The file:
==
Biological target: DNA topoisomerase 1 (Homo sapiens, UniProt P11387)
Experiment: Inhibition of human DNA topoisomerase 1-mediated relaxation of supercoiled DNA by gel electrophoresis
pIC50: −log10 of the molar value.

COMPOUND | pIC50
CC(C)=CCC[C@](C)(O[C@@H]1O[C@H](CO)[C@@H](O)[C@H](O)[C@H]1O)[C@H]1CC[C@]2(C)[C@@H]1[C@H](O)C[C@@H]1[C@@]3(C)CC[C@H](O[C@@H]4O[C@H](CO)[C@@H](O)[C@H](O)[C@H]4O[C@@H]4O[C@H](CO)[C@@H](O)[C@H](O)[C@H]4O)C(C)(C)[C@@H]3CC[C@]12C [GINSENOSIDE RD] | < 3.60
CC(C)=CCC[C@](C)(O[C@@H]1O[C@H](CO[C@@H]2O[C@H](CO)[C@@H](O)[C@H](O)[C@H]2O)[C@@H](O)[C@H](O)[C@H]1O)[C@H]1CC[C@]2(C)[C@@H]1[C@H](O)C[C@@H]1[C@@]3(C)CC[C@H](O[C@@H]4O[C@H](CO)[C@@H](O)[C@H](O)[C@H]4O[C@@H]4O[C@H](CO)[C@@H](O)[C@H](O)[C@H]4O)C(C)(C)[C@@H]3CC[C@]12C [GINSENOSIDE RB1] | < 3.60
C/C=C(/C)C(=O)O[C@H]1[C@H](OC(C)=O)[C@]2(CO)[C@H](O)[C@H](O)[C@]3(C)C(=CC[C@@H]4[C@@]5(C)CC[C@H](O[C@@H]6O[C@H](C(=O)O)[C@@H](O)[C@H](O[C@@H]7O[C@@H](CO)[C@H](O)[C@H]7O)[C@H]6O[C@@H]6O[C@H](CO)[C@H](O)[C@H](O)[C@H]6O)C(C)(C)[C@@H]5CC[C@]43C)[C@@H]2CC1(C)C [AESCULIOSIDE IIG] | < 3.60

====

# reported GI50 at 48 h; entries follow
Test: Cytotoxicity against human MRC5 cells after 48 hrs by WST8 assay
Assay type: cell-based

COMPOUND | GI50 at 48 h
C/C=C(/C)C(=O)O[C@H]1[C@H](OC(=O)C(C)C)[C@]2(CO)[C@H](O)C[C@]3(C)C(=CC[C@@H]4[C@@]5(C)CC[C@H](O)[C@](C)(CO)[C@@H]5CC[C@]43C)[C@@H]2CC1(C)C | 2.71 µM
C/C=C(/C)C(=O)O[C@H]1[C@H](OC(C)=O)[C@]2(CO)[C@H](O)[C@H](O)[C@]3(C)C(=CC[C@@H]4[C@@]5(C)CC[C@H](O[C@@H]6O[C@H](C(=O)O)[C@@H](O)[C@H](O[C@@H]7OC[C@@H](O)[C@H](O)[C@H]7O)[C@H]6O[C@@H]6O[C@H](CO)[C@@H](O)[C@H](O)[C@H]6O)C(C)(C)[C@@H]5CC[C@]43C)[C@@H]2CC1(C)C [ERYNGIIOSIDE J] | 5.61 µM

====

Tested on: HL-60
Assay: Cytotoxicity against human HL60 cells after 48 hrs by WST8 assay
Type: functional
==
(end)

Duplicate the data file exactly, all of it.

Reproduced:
Biological target: DNA topoisomerase 1 (Homo sapiens, UniProt P11387)
Experiment: Inhibition of human DNA topoisomerase 1-mediated relaxation of supercoiled DNA by gel electrophoresis
pIC50: −log10 of the molar value.

COMPOUND | pIC50
CC(C)=CCC[C@](C)(O[C@@H]1O[C@H](CO)[C@@H](O)[C@H](O)[C@H]1O)[C@H]1CC[C@]2(C)[C@@H]1[C@H](O)C[C@@H]1[C@@]3(C)CC[C@H](O[C@@H]4O[C@H](CO)[C@@H](O)[C@H](O)[C@H]4O[C@@H]4O[C@H](CO)[C@@H](O)[C@H](O)[C@H]4O)C(C)(C)[C@@H]3CC[C@]12C [GINSENOSIDE RD] | < 3.60
CC(C)=CCC[C@](C)(O[C@@H]1O[C@H](CO[C@@H]2O[C@H](CO)[C@@H](O)[C@H](O)[C@H]2O)[C@@H](O)[C@H](O)[C@H]1O)[C@H]1CC[C@]2(C)[C@@H]1[C@H](O)C[C@@H]1[C@@]3(C)CC[C@H](O[C@@H]4O[C@H](CO)[C@@H](O)[C@H](O)[C@H]4O[C@@H]4O[C@H](CO)[C@@H](O)[C@H](O)[C@H]4O)C(C)(C)[C@@H]3CC[C@]12C [GINSENOSIDE RB1] | < 3.60
C/C=C(/C)C(=O)O[C@H]1[C@H](OC(C)=O)[C@]2(CO)[C@H](O)[C@H](O)[C@]3(C)C(=CC[C@@H]4[C@@]5(C)CC[C@H](O[C@@H]6O[C@H](C(=O)O)[C@@H](O)[C@H](O[C@@H]7O[C@@H](CO)[C@H](O)[C@H]7O)[C@H]6O[C@@H]6O[C@H](CO)[C@H](O)[C@H](O)[C@H]6O)C(C)(C)[C@@H]5CC[C@]43C)[C@@H]2CC1(C)C [AESCULIOSIDE IIG] | < 3.60

====

# reported GI50 at 48 h; entries follow
Test: Cytotoxicity against human MRC5 cells after 48 hrs by WST8 assay
Assay type: cell-based

COMPOUND | GI50 at 48 h
C/C=C(/C)C(=O)O[C@H]1[C@H](OC(=O)C(C)C)[C@]2(CO)[C@H](O)C[C@]3(C)C(=CC[C@@H]4[C@@]5(C)CC[C@H](O)[C@](C)(CO)[C@@H]5CC[C@]43C)[C@@H]2CC1(C)C | 2.71 µM
C/C=C(/C)C(=O)O[C@H]1[C@H](OC(C)=O)[C@]2(CO)[C@H](O)[C@H](O)[C@]3(C)C(=CC[C@@H]4[C@@]5(C)CC[C@H](O[C@@H]6O[C@H](C(=O)O)[C@@H](O)[C@H](O[C@@H]7OC[C@@H](O)[C@H](O)[C@H]7O)[C@H]6O[C@@H]6O[C@H](CO)[C@@H](O)[C@H](O)[C@H]6O)C(C)(C)[C@@H]5CC[C@]43C)[C@@H]2CC1(C)C [ERYNGIIOSIDE J] | 5.61 µM

====

Tested on: HL-60
Assay: Cytotoxicity against human HL60 cells after 48 hrs by WST8 assay
Type: functional